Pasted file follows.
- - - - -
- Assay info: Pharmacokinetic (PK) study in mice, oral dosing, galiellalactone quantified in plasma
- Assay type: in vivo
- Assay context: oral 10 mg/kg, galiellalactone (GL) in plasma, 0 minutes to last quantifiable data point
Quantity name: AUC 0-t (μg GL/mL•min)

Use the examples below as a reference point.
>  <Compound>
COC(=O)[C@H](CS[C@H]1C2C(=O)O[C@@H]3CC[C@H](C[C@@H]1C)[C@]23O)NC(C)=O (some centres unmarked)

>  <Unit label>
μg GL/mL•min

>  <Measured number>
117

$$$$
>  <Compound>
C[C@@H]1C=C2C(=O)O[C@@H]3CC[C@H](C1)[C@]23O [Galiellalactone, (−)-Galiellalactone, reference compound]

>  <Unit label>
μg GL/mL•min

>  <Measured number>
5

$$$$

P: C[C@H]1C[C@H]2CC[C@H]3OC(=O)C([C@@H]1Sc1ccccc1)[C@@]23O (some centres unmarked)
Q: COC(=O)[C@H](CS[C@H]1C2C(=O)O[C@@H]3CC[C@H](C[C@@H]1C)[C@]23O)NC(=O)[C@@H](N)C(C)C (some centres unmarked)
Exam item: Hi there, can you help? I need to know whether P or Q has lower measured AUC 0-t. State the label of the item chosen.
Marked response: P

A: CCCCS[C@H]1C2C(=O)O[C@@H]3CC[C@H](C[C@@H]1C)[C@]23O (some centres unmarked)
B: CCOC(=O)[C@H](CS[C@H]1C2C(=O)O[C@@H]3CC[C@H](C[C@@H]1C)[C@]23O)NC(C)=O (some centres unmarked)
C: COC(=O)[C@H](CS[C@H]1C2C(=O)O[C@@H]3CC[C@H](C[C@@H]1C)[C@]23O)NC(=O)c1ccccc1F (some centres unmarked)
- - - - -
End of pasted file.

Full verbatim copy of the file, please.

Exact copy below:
- Assay info: Pharmacokinetic (PK) study in mice, oral dosing, galiellalactone quantified in plasma
- Assay type: in vivo
- Assay context: oral 10 mg/kg, galiellalactone (GL) in plasma, 0 minutes to last quantifiable data point
Quantity name: AUC 0-t (μg GL/mL•min)

Use the examples below as a reference point.
>  <Compound>
COC(=O)[C@H](CS[C@H]1C2C(=O)O[C@@H]3CC[C@H](C[C@@H]1C)[C@]23O)NC(C)=O (some centres unmarked)

>  <Unit label>
μg GL/mL•min

>  <Measured number>
117

$$$$
>  <Compound>
C[C@@H]1C=C2C(=O)O[C@@H]3CC[C@H](C1)[C@]23O [Galiellalactone, (−)-Galiellalactone, reference compound]

>  <Unit label>
μg GL/mL•min

>  <Measured number>
5

$$$$

P: C[C@H]1C[C@H]2CC[C@H]3OC(=O)C([C@@H]1Sc1ccccc1)[C@@]23O (some centres unmarked)
Q: COC(=O)[C@H](CS[C@H]1C2C(=O)O[C@@H]3CC[C@H](C[C@@H]1C)[C@]23O)NC(=O)[C@@H](N)C(C)C (some centres unmarked)
Exam item: Hi there, can you help? I need to know whether P or Q has lower measured AUC 0-t. State the label of the item chosen.
Marked response: P

A: CCCCS[C@H]1C2C(=O)O[C@@H]3CC[C@H](C[C@@H]1C)[C@]23O (some centres unmarked)
B: CCOC(=O)[C@H](CS[C@H]1C2C(=O)O[C@@H]3CC[C@H](C[C@@H]1C)[C@]23O)NC(C)=O (some centres unmarked)
C: COC(=O)[C@H](CS[C@H]1C2C(=O)O[C@@H]3CC[C@H](C[C@@H]1C)[C@]23O)NC(=O)c1ccccc1F (some centres unmarked)